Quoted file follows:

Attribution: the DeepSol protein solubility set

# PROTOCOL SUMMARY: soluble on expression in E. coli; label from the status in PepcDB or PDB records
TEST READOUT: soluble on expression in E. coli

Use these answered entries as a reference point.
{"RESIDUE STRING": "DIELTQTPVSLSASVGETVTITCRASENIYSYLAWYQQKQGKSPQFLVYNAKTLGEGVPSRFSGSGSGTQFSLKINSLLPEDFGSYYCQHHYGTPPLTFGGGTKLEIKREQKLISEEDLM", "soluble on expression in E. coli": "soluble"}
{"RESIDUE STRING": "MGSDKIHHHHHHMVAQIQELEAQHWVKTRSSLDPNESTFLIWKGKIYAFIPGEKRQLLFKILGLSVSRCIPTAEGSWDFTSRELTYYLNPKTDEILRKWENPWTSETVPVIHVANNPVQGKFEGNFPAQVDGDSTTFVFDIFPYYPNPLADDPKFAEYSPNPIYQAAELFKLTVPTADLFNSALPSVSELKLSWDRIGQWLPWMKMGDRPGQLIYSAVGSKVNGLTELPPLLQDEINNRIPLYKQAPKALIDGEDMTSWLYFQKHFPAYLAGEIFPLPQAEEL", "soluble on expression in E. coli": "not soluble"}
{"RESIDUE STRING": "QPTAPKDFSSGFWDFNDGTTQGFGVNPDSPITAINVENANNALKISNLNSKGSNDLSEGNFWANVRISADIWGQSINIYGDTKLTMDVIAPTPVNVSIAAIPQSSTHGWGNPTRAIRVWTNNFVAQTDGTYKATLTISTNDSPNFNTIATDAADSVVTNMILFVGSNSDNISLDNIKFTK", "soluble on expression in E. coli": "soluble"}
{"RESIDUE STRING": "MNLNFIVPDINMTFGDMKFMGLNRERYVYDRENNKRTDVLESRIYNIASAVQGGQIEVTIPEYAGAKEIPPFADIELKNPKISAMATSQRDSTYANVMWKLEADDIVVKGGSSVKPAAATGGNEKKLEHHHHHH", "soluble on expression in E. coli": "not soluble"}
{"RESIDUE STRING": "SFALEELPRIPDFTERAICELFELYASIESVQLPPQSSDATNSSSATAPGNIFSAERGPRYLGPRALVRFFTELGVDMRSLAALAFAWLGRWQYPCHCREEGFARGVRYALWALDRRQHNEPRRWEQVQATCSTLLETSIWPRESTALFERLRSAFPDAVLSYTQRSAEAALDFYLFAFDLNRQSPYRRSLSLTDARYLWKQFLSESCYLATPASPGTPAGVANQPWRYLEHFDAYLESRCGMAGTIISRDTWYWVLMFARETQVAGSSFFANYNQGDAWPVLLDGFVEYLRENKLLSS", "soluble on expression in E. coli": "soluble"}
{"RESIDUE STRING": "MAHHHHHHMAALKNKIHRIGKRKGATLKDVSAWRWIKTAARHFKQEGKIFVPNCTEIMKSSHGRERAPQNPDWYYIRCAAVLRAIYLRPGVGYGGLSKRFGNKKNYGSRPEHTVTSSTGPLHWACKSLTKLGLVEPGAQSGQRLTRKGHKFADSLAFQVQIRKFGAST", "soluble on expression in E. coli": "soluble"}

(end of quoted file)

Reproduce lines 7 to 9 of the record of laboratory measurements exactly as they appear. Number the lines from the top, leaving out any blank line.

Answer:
{"RESIDUE STRING": "QPTAPKDFSSGFWDFNDGTTQGFGVNPDSPITAINVENANNALKISNLNSKGSNDLSEGNFWANVRISADIWGQSINIYGDTKLTMDVIAPTPVNVSIAAIPQSSTHGWGNPTRAIRVWTNNFVAQTDGTYKATLTISTNDSPNFNTIATDAADSVVTNMILFVGSNSDNISLDNIKFTK", "soluble on expression in E. coli": "soluble"}
{"RESIDUE STRING": "MNLNFIVPDINMTFGDMKFMGLNRERYVYDRENNKRTDVLESRIYNIASAVQGGQIEVTIPEYAGAKEIPPFADIELKNPKISAMATSQRDSTYANVMWKLEADDIVVKGGSSVKPAAATGGNEKKLEHHHHHH", "soluble on expression in E. coli": "not soluble"}
{"RESIDUE STRING": "SFALEELPRIPDFTERAICELFELYASIESVQLPPQSSDATNSSSATAPGNIFSAERGPRYLGPRALVRFFTELGVDMRSLAALAFAWLGRWQYPCHCREEGFARGVRYALWALDRRQHNEPRRWEQVQATCSTLLETSIWPRESTALFERLRSAFPDAVLSYTQRSAEAALDFYLFAFDLNRQSPYRRSLSLTDARYLWKQFLSESCYLATPASPGTPAGVANQPWRYLEHFDAYLESRCGMAGTIISRDTWYWVLMFARETQVAGSSFFANYNQGDAWPVLLDGFVEYLRENKLLSS", "soluble on expression in E. coli": "soluble"}